Western Kentucky University’s Student Government Association passed a resolution Tuesday supporting reparations for African-American students.
The resolution calls on WKU to create a task force to “assess the feasibility of test-optional admissions and geographically-weighted admissions,” citing research showing that using standardized test scores in the college admissions process “restricts the college opportunities for needy students, helping higher education perpetuate inequality.”
The resolution passed with a margin of 19-10, with one person declining to vote.
SGA senators Andrea Ambam and Brian Anderson wrote the resolution. Anderson said he and Ambam talked a lot about overcoming racial inequality as a society in drafting the resolution. He said they were inspired by a similar resolution endorsed by students at the University of Wisconsin-Madison.
WKU President Gary Ransdell responded to the resolution through a statement issued Thursday afternoon.
“Student success is an important ongoing discussion at Western Kentucky University, and the recruitment, persistence and success of underrepresented minority students is a daily focus across this institution,” Ransdell wrote.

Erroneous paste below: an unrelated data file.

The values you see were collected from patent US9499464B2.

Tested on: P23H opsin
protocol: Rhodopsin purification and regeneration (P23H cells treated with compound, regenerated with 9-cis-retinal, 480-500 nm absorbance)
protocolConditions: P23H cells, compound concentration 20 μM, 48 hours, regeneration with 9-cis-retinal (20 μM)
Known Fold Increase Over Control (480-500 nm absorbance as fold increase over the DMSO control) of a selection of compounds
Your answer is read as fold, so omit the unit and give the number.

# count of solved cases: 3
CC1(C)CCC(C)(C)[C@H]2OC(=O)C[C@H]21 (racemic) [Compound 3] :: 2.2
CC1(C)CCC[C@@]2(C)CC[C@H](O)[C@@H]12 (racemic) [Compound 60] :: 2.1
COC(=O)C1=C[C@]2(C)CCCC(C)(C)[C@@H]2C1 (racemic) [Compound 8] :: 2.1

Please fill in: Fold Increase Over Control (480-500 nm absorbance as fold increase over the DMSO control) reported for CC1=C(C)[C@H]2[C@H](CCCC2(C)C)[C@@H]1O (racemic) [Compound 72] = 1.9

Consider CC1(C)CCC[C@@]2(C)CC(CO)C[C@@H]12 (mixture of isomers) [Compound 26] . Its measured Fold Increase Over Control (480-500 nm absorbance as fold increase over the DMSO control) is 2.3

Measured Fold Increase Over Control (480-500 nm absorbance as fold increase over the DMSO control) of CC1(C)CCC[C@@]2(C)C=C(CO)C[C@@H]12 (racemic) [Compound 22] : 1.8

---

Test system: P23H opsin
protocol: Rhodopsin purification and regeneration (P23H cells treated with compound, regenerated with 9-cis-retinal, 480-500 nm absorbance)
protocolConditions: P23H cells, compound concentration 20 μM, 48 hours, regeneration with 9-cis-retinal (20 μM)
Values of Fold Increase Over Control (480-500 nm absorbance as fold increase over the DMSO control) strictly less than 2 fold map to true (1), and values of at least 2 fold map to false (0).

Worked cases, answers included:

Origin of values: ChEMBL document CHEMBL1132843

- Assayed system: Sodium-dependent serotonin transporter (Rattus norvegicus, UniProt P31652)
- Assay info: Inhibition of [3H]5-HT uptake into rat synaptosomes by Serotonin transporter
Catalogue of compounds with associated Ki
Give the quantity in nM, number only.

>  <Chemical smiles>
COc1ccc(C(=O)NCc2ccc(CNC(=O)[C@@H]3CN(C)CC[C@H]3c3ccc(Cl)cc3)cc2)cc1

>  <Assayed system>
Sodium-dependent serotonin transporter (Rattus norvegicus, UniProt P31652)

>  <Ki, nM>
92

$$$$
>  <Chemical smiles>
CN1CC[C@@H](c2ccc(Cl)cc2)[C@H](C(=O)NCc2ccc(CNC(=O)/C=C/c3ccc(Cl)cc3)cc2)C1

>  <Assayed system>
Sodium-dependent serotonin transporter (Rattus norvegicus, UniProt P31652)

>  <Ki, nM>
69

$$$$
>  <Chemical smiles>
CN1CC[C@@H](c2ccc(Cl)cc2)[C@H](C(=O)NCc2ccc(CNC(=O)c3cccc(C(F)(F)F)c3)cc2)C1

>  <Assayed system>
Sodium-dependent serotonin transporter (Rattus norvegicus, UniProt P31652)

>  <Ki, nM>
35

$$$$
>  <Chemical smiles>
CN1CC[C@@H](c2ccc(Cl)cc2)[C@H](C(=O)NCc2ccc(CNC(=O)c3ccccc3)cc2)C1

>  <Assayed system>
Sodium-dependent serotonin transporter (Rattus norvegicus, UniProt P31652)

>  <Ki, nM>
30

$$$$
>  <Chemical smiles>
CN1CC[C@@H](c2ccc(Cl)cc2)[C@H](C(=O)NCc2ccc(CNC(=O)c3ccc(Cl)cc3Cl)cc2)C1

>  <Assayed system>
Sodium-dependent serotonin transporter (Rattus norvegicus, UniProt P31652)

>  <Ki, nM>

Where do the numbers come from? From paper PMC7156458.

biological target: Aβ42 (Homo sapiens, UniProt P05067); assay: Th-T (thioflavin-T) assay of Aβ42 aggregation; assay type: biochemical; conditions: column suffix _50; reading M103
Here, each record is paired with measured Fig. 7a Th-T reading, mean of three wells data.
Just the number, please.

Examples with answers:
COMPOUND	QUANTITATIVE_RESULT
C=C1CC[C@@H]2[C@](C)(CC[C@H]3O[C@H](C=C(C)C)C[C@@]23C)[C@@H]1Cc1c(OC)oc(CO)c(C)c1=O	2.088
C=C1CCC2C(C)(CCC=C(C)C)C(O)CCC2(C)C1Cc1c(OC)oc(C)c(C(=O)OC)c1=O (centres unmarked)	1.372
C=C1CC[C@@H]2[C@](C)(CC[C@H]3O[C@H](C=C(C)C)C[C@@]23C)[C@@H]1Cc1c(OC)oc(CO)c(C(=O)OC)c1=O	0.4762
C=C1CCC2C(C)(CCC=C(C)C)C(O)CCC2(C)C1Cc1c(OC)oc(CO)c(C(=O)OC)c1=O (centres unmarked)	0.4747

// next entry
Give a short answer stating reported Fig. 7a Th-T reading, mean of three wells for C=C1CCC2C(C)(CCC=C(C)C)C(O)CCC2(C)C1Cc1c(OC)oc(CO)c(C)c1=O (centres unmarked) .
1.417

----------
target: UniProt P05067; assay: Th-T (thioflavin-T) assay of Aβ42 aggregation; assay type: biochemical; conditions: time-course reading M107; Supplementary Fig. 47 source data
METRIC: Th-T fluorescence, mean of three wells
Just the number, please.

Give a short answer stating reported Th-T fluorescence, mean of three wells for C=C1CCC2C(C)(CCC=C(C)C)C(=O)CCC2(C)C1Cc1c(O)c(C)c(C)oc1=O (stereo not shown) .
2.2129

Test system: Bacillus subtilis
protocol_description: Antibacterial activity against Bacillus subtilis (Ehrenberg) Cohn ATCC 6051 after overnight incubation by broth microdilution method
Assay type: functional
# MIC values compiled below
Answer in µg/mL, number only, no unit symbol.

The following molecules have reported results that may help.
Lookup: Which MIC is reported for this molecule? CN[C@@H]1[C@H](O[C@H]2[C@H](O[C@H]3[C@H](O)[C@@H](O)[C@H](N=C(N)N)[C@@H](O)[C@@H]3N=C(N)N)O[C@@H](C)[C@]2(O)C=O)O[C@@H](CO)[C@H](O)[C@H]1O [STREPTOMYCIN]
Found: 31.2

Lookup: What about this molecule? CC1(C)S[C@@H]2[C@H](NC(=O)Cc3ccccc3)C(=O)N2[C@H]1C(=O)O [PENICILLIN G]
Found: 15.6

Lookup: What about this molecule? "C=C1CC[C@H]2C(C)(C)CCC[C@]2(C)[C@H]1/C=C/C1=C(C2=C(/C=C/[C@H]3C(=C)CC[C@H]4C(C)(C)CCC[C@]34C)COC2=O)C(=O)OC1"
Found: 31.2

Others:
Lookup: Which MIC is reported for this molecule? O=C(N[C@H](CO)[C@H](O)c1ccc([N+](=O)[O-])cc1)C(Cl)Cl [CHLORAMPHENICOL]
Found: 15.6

“We appreciate the Student Government Association’s interest in these issues, but it’s important to clarify that their resolution is not an official position taken by the University. I have read the SGA resolution, and I understand that their intent was to spark a conversation, but the University will not adopt any such policy. I’ve spent much of the last year engaging in dialogue with black student leaders on campus, which has led to a greater understanding and appreciation of their experiences and priorities. Our goal is to ensure that WKU is both a welcoming place and a place that focuses on persistence and success.”
Ransdell said WKU will assist low-income and first generation college students.
The resolution’s authors contend that financial aid isn’t enough to cover the costs of college, that people of color are underrepresented among WKU’s tenured faculty and administrators and that such factors send a “message to students of color that they are undervalued at our university.”
“To their white counterparts, their expectation is that people of color work at the lowest levels of the organizations they lead,” the resolution reads.
The resolution also states that “standardized tests perpetuate and uphold white supremacy.”